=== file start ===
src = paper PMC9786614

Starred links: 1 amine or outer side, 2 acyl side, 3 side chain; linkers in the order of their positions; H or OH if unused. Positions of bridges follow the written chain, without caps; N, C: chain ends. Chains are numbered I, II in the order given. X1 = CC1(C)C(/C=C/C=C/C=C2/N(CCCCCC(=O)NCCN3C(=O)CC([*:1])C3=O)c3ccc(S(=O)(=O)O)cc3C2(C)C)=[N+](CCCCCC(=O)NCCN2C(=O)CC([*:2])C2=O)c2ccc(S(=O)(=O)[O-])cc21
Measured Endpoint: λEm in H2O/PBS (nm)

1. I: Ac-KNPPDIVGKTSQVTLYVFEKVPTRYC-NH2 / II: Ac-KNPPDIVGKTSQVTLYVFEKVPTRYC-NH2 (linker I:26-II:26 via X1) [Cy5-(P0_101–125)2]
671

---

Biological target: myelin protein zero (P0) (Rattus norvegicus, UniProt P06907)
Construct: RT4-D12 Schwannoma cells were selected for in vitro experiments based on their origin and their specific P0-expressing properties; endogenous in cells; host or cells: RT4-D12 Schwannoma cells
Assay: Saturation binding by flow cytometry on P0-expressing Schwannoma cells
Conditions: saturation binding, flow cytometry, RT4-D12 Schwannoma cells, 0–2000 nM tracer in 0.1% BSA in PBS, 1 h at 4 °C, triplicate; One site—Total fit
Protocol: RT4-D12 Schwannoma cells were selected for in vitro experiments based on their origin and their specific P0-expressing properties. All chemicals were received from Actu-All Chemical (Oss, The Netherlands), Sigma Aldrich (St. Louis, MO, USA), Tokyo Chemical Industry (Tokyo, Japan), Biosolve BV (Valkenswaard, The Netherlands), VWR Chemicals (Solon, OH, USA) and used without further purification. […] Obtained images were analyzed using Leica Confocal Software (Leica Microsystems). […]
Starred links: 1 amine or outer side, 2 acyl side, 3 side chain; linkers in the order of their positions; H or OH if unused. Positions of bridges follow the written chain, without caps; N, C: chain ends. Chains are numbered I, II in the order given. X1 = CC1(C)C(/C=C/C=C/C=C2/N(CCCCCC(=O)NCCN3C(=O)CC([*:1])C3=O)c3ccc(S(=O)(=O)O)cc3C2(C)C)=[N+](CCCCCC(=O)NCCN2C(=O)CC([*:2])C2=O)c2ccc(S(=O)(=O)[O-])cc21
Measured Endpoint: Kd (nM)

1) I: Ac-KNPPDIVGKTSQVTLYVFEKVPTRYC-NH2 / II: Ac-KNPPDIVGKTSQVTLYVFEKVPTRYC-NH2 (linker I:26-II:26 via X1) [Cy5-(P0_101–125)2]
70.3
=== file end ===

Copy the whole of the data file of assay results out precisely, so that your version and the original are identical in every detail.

src = paper PMC9786614

Starred links: 1 amine or outer side, 2 acyl side, 3 side chain; linkers in the order of their positions; H or OH if unused. Positions of bridges follow the written chain, without caps; N, C: chain ends. Chains are numbered I, II in the order given. X1 = CC1(C)C(/C=C/C=C/C=C2/N(CCCCCC(=O)NCCN3C(=O)CC([*:1])C3=O)c3ccc(S(=O)(=O)O)cc3C2(C)C)=[N+](CCCCCC(=O)NCCN2C(=O)CC([*:2])C2=O)c2ccc(S(=O)(=O)[O-])cc21
Measured Endpoint: λEm in H2O/PBS (nm)

1. I: Ac-KNPPDIVGKTSQVTLYVFEKVPTRYC-NH2 / II: Ac-KNPPDIVGKTSQVTLYVFEKVPTRYC-NH2 (linker I:26-II:26 via X1) [Cy5-(P0_101–125)2]
671

---

Biological target: myelin protein zero (P0) (Rattus norvegicus, UniProt P06907)
Construct: RT4-D12 Schwannoma cells were selected for in vitro experiments based on their origin and their specific P0-expressing properties; endogenous in cells; host or cells: RT4-D12 Schwannoma cells
Assay: Saturation binding by flow cytometry on P0-expressing Schwannoma cells
Conditions: saturation binding, flow cytometry, RT4-D12 Schwannoma cells, 0–2000 nM tracer in 0.1% BSA in PBS, 1 h at 4 °C, triplicate; One site—Total fit
Protocol: RT4-D12 Schwannoma cells were selected for in vitro experiments based on their origin and their specific P0-expressing properties. All chemicals were received from Actu-All Chemical (Oss, The Netherlands), Sigma Aldrich (St. Louis, MO, USA), Tokyo Chemical Industry (Tokyo, Japan), Biosolve BV (Valkenswaard, The Netherlands), VWR Chemicals (Solon, OH, USA) and used without further purification. […] Obtained images were analyzed using Leica Confocal Software (Leica Microsystems). […]
Starred links: 1 amine or outer side, 2 acyl side, 3 side chain; linkers in the order of their positions; H or OH if unused. Positions of bridges follow the written chain, without caps; N, C: chain ends. Chains are numbered I, II in the order given. X1 = CC1(C)C(/C=C/C=C/C=C2/N(CCCCCC(=O)NCCN3C(=O)CC([*:1])C3=O)c3ccc(S(=O)(=O)O)cc3C2(C)C)=[N+](CCCCCC(=O)NCCN2C(=O)CC([*:2])C2=O)c2ccc(S(=O)(=O)[O-])cc21
Measured Endpoint: Kd (nM)

1) I: Ac-KNPPDIVGKTSQVTLYVFEKVPTRYC-NH2 / II: Ac-KNPPDIVGKTSQVTLYVFEKVPTRYC-NH2 (linker I:26-II:26 via X1) [Cy5-(P0_101–125)2]
70.3